Comcast Found Blocking an Email Service That Competes With @Comcast.net

Xfinity-bundled @comcast.net email service (hint: you’re not using it)

Last week, Comcast was found ‘accidentally’ blocking Paypal and Steam Store through its ‘Protected Browsing’ feature.  Now, there’s another problem involving a completely legitimate, encrypted email service.

Update: we’ve now heard from another business being blocked by Comcast, for no discernible reason.  If you’re getting blocked — by Comcast or any other ISP — please let us know at [email protected]

It’s unclear what rules the Tutanota email service had been violating.  What’s completely clear, however, is that Tutanota was completely blocked by Comcast and its Xfinity-branded broadband internet service.

Earlier this month, users of the open source, encrypted email service who were also Xfinity subscribers were unable to access their Tutanota in-boxes.   Xfinity offered no explanation to those users (or to anyone else, for that matter).

The block reportedly lasted for more than 12 hours, according to reports from users.

Comcast Found ‘Accidentally’ Blocking Legitimate Sites — Including PayPal and Steam

Some users were finally able to access their email accounts though a VPN.  And most tellingly: these same users had absolutely no problem accessing Tutanota from another ISP — at a cafe, from their phones, or another non-Xfinity environment.  That was confirmed by Tutanota itself, which reported no access issues outside of Comcast subscribers.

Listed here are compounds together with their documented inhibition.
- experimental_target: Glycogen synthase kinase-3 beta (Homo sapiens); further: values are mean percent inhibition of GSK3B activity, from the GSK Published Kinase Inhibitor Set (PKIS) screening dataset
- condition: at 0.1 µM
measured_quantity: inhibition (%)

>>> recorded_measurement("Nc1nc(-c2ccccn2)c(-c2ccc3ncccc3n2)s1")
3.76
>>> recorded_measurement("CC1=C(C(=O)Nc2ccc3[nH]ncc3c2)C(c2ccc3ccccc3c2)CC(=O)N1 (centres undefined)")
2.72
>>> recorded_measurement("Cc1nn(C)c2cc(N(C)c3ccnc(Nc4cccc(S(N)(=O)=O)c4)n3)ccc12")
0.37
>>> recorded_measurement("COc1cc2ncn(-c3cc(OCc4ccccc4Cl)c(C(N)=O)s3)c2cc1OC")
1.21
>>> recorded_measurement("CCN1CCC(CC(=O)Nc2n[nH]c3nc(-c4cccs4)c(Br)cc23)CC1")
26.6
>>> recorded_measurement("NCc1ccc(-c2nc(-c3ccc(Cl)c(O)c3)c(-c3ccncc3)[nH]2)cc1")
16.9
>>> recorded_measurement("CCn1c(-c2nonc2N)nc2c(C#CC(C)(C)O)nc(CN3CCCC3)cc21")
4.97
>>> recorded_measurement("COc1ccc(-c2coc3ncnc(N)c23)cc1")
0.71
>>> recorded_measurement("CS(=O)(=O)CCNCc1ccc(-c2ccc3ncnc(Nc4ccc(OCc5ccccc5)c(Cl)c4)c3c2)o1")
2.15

ZDNet reporter Zack Whittaker started investigating this issue earlier this week.  Amazingly, Comcast refused to explain why Tutanota was blocked.  And that was the end of that.

Under a recently-passed net neutrality law in Washington State, ISPs would be required to disclose any blocks, throttles, or other site impairments.  They’d have to explain why someone like Tutanota was blocked — even if it was accidental.  Other states are actively considering similar legislation, with numerous state governors requiring such disclosures for ISPs working with state agencies.

A Map of the Net Neutrality Resistance

Two weeks later, Tutanota’s co-founder, Matthias Pfau, says he still has no idea why his service has been getting blocked.  Guess Comcast isn’t responding to his repeated inquiries, either.  So maybe the block is intentional, maybe it’s not.  But without any reply from Comcast or Xfinity, Pfau has no information to make system changes.  And, no assurance that whatever caused the first blockage won’t trigger another issue in the future.

All of which kind of sucks for a company that offers email.  Accordingly, Pfau questioned whether it was fair that Comcast can block any site it pleases.

In many cases, blockages can be unintentional, but this one looks a little fishy.

Earlier, Comcast’s ‘Protected Browsing’ feature was found blocking legitimate sites like PayPal and Steam Store, also with no explanation.  But it was hard to discern why those particular destinations would be flagged.

In the case of Tutanota, a pretty scary possibility related to government surveillance emerges.  After all, Tutanota is an encrypted email service, part of a growing class of communication tools designed to protect users from unwanted monitoring.  Comcast invests hundreds of millions to lobby the U.S. Government, and is heavily compliant with surveillance demands.